China-US feud forces PatientsLikeMe to find new investor – press

Increasingly fraught Sino-American relations are beginning to have a real impact on the health sector, after it emerged that the health networking startup PatientsLikeMe is being forced to find a buyer after the Trump administration ordered its Chinese majority owner to divest its stake.

According to CNBC, the divestiture is happening following a review by the Committee on Foreign Investment in the United States (CFIUS), which is aggressively cracking down on Chinese investment in the country.

In 2017 the company raised $100m towards its technology allowing patients to link up with people with the same disease and find clinical trials, selling a majority stake to Shenzhen-based iCarbonX, which is in turn by the giant Chinese firm Tencent.

Citing several anonymous sources CNBC said it started receiving notifications from the committee last year to try and force a divestiture.

The CFIUS was established under president George W Bush and allows the president to review and potentially block any merger that could result in a foreign person or company controlling a domestic business.

Trump has expanded its remit to review foreign investments and non-controlling stakes in addition to takeovers – but CNBC noted that forcing a small company into a divestment is “entirely new territory” for the CFIUS as until now the committee has focused on much bigger deals.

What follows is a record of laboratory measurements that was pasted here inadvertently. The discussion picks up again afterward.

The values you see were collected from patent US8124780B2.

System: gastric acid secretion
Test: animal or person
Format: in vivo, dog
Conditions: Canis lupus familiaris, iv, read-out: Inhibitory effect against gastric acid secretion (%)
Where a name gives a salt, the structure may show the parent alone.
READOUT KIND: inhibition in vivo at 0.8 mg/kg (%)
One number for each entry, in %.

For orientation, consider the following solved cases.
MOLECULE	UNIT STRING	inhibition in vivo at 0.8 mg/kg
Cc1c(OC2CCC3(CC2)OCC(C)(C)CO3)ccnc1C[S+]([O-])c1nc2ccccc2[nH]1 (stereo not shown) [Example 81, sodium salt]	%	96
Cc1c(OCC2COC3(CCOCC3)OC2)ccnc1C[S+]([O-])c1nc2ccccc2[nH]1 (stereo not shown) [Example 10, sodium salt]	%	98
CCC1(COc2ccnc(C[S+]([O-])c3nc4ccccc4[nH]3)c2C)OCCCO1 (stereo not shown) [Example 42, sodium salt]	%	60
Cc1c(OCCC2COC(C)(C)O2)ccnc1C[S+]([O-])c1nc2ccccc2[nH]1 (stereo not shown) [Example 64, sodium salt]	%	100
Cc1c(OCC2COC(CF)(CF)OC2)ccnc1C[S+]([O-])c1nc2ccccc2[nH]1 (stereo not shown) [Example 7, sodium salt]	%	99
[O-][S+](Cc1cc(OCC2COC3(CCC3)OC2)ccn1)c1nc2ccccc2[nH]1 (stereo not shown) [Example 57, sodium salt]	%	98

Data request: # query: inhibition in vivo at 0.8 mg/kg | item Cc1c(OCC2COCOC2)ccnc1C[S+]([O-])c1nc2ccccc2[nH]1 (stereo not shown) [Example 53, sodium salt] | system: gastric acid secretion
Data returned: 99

According to CNBC the committee is particularly concerned about PatientsLikeMe because of the sensitive patient data that it collects from their profiles to help with its operations.

The Chinese firm that owns the gay dating app Grindr is also under pressure from CFIUS to relinquish control amid concerns that American officials’ sexual orientation or personal details could be used to influence them.

Around 700,000 people use the site to report their experiences with medical conditions, and it works with big pharma companies like Biogen, as well as non-profit organisations.

PatientsLikeMe, which has not publicly commented on the matter, has been looking for a buyer for several months and has held talks with other health technology companies according to CNBC’s sources.

Nooman Haque, managing director of life sciences and healthcare at Silicon Valley Bank, told pharmaphorum there is no presumption that this source of money is “bad”, but called on companies to thoroughly investigate investors in order to comply with strict banking regulations.

“This highlights how important it is for companies to do their own diligence on investors and look beyond the cheque.

“In light of increased capital flows from non traditional sources and types of funds it’s paramount that companies really get to understand their investor base.”

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